EU must address wasted green energy and negative prices, solar industry warns

The European Union needs to address curtailment wasting solar power potential and negative prices hitting the revenues of projects, a group of solar and renewable energy associations have told the European Commission.

EU must address wasted green energy and negative prices, solar industry warns

The solar industry is rapidly growing in Europe, with 40 gigawatts (GW) installed in 2022, almost 50% more than in 2021.

“While 2023 will likely deliver another record summer for solar generation,” write the associations in a letter addressed to EU Energy Commissioner Kadri Simson, they warn that issues with electricity grids, a lack of flexibility in the system and volatile prices are negatively impacting projects.

“The energy and climate crises require us to increase the deployment rates of solar to unprecedented levels. More than ever, it is necessary to take action to accelerate solar growth and mitigate energy waste,” write the 19 associations, 16 of which represent the industry in EU countries. The other signatories represent the EU as a whole, Norway and Switzerland.

Curtailment and negative prices

A major concern for the industry is that solar power is increasingly being cut off from the grid in times of low demand, sometimes in favour of heavily-polluting coal power production.

This year, curtailments have been seen in EU countries, particularly Poland and the Czech Republic, which shut down solar power production due to unexpectedly lower demand while coal power plants continued producing.

“Due to the reliance on so-called ‘baseload’ and a lack of clean system flexibility, highly-emitting coal is being burned – and clean, low-cost solar energy is being wasted,” the joint letter reads.

Alongside this, the industry is warning that unaddressed volatile energy prices and “too frequent” negative prices are endangering investments in new solar assets.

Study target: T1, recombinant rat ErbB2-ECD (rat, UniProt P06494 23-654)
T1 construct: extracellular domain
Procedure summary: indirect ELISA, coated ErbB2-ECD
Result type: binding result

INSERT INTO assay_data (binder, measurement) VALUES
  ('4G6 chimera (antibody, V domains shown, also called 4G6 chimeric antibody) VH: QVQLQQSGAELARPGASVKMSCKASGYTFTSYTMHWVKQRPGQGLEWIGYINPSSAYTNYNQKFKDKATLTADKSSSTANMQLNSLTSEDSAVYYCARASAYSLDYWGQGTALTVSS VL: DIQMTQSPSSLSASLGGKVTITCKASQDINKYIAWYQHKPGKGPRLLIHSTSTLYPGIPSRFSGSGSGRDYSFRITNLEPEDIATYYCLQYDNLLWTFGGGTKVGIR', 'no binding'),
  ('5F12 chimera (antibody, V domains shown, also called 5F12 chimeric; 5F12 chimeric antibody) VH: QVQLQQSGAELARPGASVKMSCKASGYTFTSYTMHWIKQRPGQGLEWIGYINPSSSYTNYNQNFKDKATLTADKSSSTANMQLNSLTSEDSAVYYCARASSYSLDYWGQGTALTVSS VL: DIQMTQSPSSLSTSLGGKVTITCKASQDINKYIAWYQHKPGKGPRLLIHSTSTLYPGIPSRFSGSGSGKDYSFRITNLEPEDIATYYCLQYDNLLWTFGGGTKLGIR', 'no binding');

“A higher volatility of prices, today exemplified through price spikes or negative prices, will be the new normal,” the associations write, arguing this means higher uncertainty and potential revenue loss for renewables.

Grids need to prepare for more renewables

Many solutions to these issues were already put forward in the EU’s law to boost renewable energy production, adopted in 2018. However, this has not been properly implemented in many EU countries.

To help address the issues, the associations are calling on EU countries to improve the preparedness of grids and accelerate the permitting and construction of grid infrastructure.

With the surge of renewables expected, grids cannot wait and need to start evolving, including with anticipatory investments, they argue.

Flexibility also needs to be introduced across the electricity system, from adapting grids to making homes increasingly responsive to price signals. Alongside this, Europe needs additional storage capacity and incentives for electricity use when demand, and therefore prices, is low, such as overnight.

The associations also call for regulatory bottlenecks and double charges to be addressed when it comes to hybrid projects where solar power production is combined with storage or another generation source, like wind power.

Alongside this, investors need to get the right signal and know investments into solar are stable in the long term, the associations argue.

This can be done with contracts for difference, which provide a guaranteed revenue for renewables and were proposed by the European Commission as a way to stabilise volatile energy prices in the electricity market reform proposed in March 2023.

However, they warn against another possible element of the reform – prolonging a controversial revenue cap for power production – saying this risks “overly skimming the extra profits of merchant solar assets that compensate for the low revenue periods”.

Solar energy is expected to continue growing in Europe this decade. The EU has set a target to hit 600 GW of production by 2030, which should help replace fossil-powered energy production as Europe looks to decarbonise and move away from its reliance on Russian energy.

Kira Taylor,

This article first appeared on, an edie content partner

Action inspires action. Stay ahead of the curve with sustainability and energy newsletters from edie